The doctors use these euphemisms to try and make it all more palatable – for the woman having the abortion, and also for themselves, as they also have to live with what they do. I’ve heard that some doctors and nurses who perform abortions report nightmares – having seen just a few seconds of that video clip I’m not surprised! When a woman has an abortion she doesn’t see what’s going on, they protect us from the awfulness of it. Just as they protect us through the language they use – talking about “termination of pregnancy” rather than describe the violent removal of a baby from the womb, bits of its body being scraped out as though it wasn’t a fellow human being.

But that’s what they need to keep telling themselves – if they are to be able to keep doing what they do, they need to believe that it’s not a human being. The use of terms like foetus and embryo helps them to believe that – let’s not call it a baby just yet, so we can pretend it isn’t. Because we all know that killing babies is wrong.

That’s why the doctor didn’t say to me: ok, let’s arrange a date to have your baby killed.

But leaving aside for the moment the horrendous fate of the baby, the other thing they don’t tell you about when you’re considering having an abortion, is what it will do to you. They don’t tell you that women who have had an abortion tend to develop a version of Post Traumatic Stress Disorder, which can only be healed through some really good and deep counselling.

Because despite all the euphemisms, deep down you actually know what happened, you know there was a baby inside you and that you acted totally against the role of mother – instead of protecting and nurturing, you destroyed and killed. The guilt is huge. The grief and loss feel unbearable, especially as you have no outlet for them – you feel you’re not entitled to grieve, because you brought it on yourself; and society around you tells you that you have nothing to grieve for, it was “just a bunch of cells”. So you bury the grief as deep as you can. You find all sorts of ways of numbing the pain – it could be stuff like alcohol or drugs, it could just be keeping very very busy. I found that seven gin and tonics every Friday night did the trick for a while. So you go through life, sometimes for years and years, not realising why you are living the way you are living, not realising why you need these pain-numbing mechanisms, not realising why at a particular time of the year you get especially sad (it’s often the anniversary of when the baby would have been born), not realising that the pain is still there and is never going to go away until you bring it out and deal with it.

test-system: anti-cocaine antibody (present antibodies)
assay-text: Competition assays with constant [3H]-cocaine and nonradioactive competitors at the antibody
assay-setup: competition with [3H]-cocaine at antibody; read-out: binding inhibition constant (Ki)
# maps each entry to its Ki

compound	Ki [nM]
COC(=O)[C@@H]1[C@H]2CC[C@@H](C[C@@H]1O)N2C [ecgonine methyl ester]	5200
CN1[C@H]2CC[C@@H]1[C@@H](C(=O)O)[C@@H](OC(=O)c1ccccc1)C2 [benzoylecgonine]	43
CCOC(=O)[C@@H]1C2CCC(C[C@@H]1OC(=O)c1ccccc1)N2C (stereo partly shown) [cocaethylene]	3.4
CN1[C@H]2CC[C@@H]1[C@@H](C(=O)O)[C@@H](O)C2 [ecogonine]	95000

I am so grateful to have received God’s forgiveness and healing. “Come now, let us reason together,” says the LORD. “Though your sins are like scarlet, they shall be as white as snow.” (Isaiah 1:18)

Let us reason together, God says. We know when we’ve done wrong. All we have to do is repent, turn back to him and he will forgive us and give us a clean slate. But carrying on as though it wasn’t wrong – that is the way to constant grief and never-ending pain.

P.S. If you have had an abortion, don’t suffer in silence. There is hope, there is help available. This is one place I can highly recommend.